Lygia Pape: Magnetized Space

by Sue Hubbard

Book_of_Time‘All truths,’ the philosopher Alain Badiou writes, as quoted by the psychoanalyst, Adam Philips in his Five Short Talks on Excess, ‘are woven from extreme consequences’ [1]. Philips then goes on to quote the dramatist Mark Ravenhill: “art that isn’t driven by this basic impulse to create an unbalanced view of the world is probably bad or weak.”[2].‘Extreme consequences’ then, in an artistic context, might be considered to be both a drive and a passion; the very qualities that stimulate artists to make new and iconoclastic work.

Breaking moulds, disturbing structures of thought and established relationships between North and South, the New World and the Old in order to create an ‘unbalanced view of the world’ and discover who we are and what we think are the hallmarks that were brought to the burgeoning Brazilian art scene in the nineteen-fifties and sixties by the Brazilian artist, Lygia Pape (1927-2004). Through their re-reading of, and reaction to European abstraction, a group of young Brazilian artists pushed aside the boundaries of the Old World and colonial art to create an indigenous, pluralistic and democratic body of work. Neo- Concretism (as it was dubbed) is often seen as the beginning of contemporary art in Brazil and Lygia Pape’s oeuvre, with its rich mix of aesthetic, ethical and political ideas helped to form Brazil’s nascent artistic identity. This expansion from Old to New World was not only geographical. The territories that were now being explored and exploited were no longer simply the exotic terrains and lands described by the great nineteenth century travellers and writers but also those closer to home, as the relatively new ‘art’of psychoanalysis was showing. The area of exploration had become not only a physical terrain but the geography of our own psyches and internal worlds. Art was mapping a new relationship between body and mind.

Writing of the Latin American avant-garde novel, the scholar, Vicky Unruh, has suggested that a frequent characteristic has been “the artist’s lament, calling to mind once again the stresses between cosmic aspirations and the pulls of a contingent world.” This dichotomy, this switching between states is also a characteristic of Lygia Pape’s practice and “is linked with her insistence on the freedom to experiment, driven by her rebellious spirit.” [3]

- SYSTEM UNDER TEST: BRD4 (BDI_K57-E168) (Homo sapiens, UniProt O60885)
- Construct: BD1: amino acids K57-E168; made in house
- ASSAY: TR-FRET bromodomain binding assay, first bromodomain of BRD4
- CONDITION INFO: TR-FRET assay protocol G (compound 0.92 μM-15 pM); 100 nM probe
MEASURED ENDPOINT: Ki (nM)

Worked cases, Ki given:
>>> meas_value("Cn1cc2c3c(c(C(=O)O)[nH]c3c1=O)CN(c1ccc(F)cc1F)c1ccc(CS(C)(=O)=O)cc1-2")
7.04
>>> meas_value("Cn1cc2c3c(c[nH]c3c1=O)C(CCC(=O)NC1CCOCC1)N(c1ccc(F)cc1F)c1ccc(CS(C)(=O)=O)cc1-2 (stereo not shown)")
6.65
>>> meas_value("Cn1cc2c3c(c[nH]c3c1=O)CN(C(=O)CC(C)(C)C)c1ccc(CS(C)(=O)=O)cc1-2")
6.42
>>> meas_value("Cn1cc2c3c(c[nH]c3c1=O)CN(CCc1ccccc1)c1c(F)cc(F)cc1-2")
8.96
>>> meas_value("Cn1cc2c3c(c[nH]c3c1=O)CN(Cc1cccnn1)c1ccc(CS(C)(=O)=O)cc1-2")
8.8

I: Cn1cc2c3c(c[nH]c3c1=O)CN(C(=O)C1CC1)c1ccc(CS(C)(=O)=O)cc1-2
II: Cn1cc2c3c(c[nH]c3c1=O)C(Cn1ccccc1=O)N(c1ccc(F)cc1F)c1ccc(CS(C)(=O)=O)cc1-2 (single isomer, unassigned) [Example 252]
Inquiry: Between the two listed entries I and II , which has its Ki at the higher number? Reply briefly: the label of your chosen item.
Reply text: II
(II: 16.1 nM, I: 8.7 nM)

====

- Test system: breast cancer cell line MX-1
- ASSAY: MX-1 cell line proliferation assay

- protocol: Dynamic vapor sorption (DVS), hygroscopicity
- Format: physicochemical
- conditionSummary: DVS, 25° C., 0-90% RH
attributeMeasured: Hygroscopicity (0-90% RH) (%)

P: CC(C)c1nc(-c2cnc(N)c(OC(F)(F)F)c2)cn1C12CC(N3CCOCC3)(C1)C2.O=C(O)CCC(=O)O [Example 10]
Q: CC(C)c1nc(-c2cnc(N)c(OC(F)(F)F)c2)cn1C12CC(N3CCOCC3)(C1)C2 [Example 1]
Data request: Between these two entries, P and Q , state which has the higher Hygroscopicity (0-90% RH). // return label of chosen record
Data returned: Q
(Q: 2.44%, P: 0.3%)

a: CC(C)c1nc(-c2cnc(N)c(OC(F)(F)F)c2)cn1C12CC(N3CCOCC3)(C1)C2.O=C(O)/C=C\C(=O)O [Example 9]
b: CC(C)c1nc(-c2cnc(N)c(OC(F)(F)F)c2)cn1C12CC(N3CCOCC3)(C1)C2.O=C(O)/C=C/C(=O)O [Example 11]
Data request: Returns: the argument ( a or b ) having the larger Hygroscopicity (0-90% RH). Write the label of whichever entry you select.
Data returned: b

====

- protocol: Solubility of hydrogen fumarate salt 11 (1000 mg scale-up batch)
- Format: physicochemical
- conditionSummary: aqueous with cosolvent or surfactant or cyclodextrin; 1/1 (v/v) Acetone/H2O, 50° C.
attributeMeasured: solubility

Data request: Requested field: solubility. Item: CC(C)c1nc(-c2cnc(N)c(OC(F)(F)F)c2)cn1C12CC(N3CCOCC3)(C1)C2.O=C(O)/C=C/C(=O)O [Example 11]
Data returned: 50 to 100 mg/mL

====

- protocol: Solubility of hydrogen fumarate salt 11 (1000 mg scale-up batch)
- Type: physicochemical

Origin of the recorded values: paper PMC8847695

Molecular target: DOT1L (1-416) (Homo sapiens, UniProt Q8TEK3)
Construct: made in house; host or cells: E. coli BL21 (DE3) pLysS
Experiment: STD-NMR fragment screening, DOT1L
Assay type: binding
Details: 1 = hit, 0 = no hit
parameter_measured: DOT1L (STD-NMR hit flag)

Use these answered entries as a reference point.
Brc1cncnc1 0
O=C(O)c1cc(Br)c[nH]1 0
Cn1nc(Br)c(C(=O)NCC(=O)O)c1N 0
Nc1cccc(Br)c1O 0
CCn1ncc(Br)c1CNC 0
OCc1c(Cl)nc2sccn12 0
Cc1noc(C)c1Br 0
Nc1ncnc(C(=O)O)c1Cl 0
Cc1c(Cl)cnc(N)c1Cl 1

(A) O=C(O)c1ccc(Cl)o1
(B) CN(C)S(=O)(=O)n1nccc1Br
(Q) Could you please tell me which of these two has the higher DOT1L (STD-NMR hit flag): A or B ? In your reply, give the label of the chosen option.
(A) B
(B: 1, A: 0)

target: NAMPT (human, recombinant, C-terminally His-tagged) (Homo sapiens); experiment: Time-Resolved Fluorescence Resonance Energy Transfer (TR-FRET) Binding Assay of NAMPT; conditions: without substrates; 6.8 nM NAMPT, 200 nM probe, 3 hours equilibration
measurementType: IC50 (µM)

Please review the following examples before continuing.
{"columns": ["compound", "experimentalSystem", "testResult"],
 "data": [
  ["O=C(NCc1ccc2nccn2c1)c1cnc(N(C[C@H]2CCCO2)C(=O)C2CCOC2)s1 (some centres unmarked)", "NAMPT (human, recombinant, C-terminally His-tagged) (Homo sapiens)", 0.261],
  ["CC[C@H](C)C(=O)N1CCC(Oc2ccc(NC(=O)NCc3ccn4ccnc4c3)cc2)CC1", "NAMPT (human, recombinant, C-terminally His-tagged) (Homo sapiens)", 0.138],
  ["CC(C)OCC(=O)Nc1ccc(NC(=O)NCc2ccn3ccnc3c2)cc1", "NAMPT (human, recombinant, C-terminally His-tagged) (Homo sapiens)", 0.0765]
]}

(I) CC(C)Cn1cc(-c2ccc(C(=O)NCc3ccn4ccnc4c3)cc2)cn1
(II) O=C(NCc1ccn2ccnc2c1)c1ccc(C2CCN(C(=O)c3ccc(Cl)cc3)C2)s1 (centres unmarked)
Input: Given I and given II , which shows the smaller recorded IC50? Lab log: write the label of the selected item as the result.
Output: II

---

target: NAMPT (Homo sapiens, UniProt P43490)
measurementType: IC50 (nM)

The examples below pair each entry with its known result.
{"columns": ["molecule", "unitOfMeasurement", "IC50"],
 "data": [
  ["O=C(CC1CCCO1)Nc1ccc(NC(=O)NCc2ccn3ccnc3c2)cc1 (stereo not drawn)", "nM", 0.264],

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Anslem Kiefer: Des Meeres und der Liebe Wellen – White Cube, Hoxton, London

By Sue Hubbard

In 1969 the German artist Anslem Kiefer compiled a book, Unfruchtbare Landschaften that brought together two disparate elements: landscapes and the pages of a medical textbook dealing with contraception. Placing the IUDs out of context on top of the landscapes seemed to imply sterility. Wrenched from their purpose and context these now alien objects brought with them not only traces of their own history but took on new metaphorical meanings. The beauty of the gesture of these juxtapositions lay in the attempt to say something beyond language.Anselm_Kiefer_Des_Meeres_und_der_Liebe_Wellen_2011_a4_1[1]

Kiefer is one of the most significant and serious artists of the post war generation. Born in Donaueschinger in South Germany in 1945, in 1966 he left his law studies at the University of Freiburg to study art. A student of Joseph Beuys in the early 1970s he began to explore the fraught territory of German history and identity in a muscular visual language. His paintings, oversized books and performance art draw from literature, art and music, philosophy and folklore. Borrowing from Teutonic myth he has conducted investigations into the recent past, particularly the era of the Third Reich, exploring a post Nietzschian desire to establish meaning in a brutal Godless world. His painted landscapes of the ploughed and rutted German countryside, incorporating straw, ash, clay, lead and shellac, have become metaphors for the tragedy of recent European history. Engaged in an endless interrogation of the devastation and horror that his country wrought, he implies that the tragedy was a product of Germany’s intellectual and cultural heritage, a view endorsed in Michael Haneke's superb yet disturbing film, The White Ribbon, based on life in pre-first world war Germany.

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